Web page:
Since the founding of the company in 2017, we have always focused on how to provide long standing value. Initially, we set out to create a particular decentralized application (a “DAPP”). We soon realized there were serious holes in the ability to create and deploy a successful DAPP. Specifically, the ability for end-users to seamlessly and securely acquire data from the blockchain presented itself as an immediate obstacle to adoption. Therefore, our mission at MIMIR was to solve the obvious infrastructure problem to make blockchain more accessible to everyone, including users of off-chain, edge-connected devices. We have gone to lengths to educate the general public, establish credibility, and form invaluable partnerships wherever applicable.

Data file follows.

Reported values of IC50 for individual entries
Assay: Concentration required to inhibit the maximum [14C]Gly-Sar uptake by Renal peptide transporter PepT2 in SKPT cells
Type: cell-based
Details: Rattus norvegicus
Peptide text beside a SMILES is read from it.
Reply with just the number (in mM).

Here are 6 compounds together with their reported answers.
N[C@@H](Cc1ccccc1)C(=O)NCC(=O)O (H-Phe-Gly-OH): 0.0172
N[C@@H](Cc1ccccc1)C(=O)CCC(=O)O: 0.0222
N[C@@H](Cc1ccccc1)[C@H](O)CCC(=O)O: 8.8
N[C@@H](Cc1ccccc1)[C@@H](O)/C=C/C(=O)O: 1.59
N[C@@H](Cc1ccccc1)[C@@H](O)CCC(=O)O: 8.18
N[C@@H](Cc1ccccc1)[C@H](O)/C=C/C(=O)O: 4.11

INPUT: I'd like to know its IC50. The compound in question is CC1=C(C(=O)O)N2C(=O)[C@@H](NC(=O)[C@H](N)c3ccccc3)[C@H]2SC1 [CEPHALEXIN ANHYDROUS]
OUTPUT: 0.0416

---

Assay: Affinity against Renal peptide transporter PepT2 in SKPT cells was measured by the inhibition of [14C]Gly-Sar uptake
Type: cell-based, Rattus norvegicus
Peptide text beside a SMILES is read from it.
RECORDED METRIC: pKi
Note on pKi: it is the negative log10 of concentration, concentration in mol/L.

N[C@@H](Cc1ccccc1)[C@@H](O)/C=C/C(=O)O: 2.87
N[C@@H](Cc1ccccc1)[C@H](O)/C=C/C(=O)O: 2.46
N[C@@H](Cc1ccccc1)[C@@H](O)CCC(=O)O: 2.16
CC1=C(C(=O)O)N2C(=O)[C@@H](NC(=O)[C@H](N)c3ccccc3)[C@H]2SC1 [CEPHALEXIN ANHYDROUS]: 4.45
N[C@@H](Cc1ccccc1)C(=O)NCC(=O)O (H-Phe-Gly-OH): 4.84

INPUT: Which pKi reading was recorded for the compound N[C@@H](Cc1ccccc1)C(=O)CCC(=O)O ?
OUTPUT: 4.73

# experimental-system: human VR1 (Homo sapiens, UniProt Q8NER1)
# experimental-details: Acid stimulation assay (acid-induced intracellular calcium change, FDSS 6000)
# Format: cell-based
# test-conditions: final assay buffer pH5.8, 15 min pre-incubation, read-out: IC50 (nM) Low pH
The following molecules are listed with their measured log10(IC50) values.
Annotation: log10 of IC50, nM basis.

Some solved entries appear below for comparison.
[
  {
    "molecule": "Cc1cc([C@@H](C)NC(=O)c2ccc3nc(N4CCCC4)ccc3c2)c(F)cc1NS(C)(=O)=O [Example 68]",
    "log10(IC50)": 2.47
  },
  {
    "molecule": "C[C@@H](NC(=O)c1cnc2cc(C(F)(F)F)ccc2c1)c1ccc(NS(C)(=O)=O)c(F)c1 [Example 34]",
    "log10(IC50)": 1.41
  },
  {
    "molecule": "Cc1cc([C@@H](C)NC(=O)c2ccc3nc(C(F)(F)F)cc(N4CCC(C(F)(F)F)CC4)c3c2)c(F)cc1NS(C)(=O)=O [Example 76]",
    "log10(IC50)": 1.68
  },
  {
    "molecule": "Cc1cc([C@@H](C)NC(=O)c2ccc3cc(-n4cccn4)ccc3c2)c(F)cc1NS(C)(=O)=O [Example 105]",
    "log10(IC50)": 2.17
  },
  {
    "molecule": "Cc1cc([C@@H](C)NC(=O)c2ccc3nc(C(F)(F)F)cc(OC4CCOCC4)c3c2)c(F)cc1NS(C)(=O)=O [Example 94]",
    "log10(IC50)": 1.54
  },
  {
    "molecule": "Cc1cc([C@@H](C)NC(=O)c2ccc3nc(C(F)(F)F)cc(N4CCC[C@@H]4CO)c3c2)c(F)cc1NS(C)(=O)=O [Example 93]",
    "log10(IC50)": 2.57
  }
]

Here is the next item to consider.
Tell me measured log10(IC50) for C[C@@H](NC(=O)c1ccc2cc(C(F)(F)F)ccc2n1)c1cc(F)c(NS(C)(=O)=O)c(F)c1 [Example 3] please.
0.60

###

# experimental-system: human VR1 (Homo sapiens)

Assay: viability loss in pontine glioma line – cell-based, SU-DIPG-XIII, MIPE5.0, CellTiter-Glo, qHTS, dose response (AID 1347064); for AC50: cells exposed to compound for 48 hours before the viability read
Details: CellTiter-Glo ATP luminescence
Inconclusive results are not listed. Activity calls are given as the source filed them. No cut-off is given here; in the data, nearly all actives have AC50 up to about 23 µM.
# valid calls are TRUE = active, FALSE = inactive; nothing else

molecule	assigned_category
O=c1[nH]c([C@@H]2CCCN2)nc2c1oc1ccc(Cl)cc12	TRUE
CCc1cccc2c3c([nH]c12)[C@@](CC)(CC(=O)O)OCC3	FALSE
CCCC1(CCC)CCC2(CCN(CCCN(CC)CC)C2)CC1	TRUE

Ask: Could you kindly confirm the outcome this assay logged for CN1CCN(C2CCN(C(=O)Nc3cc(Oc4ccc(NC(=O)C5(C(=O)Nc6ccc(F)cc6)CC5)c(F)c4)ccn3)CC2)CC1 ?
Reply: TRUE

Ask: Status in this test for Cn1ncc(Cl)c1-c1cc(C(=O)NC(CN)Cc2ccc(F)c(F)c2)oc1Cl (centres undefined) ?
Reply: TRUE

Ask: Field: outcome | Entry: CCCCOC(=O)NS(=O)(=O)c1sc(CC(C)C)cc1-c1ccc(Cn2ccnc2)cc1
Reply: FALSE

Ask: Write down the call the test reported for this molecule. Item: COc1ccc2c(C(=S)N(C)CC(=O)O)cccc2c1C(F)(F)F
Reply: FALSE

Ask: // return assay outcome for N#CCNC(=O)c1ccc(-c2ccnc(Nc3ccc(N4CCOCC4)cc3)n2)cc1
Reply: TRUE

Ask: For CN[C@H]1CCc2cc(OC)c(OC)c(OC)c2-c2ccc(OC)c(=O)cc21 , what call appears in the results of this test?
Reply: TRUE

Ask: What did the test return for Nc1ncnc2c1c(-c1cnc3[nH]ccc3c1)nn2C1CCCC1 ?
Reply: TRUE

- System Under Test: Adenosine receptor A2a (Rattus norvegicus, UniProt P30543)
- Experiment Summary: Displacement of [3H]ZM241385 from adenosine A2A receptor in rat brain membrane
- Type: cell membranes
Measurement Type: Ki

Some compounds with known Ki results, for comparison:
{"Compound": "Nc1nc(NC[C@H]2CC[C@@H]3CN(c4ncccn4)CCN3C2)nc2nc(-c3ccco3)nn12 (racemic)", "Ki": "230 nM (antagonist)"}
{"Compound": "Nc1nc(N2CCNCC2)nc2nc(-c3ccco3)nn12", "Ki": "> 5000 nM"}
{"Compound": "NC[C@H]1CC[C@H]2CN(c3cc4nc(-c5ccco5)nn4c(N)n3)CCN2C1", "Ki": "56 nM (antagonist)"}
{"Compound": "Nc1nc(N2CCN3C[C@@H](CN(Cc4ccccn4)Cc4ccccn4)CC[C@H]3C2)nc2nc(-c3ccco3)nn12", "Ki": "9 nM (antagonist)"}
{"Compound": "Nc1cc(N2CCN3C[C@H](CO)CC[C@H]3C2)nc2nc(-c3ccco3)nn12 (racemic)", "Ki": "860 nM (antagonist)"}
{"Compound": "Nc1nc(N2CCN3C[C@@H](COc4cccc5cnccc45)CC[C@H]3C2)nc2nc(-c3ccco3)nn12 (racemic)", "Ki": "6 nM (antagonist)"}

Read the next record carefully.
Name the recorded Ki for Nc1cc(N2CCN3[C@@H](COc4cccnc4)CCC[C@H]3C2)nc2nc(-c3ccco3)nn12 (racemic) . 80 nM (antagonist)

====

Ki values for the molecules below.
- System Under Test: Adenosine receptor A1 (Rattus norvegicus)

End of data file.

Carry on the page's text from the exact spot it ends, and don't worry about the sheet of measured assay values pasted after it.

Not many people really understand the unique strengths and weaknesses of the blockchain security model, or when and how to leverage it effectively. It is our goal to change this.
Yes, but at the same time, there are numerous internet and database security companies out there and their services improve year after year. What should companies ask themselves if they are thinking about implementing a blockchain solution rather than today’s alternatives?
Before answering, we wanted to dispel a certain myth about blockchain technology. It isn’t a silver bullet. This technology won’t fully replace most information security systems, but it can greatly improve security and efficiency for certain mission-critical systems. There are many potential costs to consider including the limited throughput of most blockchain systems, and the limited availability of skilled blockchain developers. A quick litmus test for whether an information system really needs blockchain might be (1) is it handling mission critical information, (2) do the rules around modifying this information need to be strictly enforced, and (3) can you afford relatively low throughput for these modifications? If you didn’t answer yes to all three, there are probably better alternatives.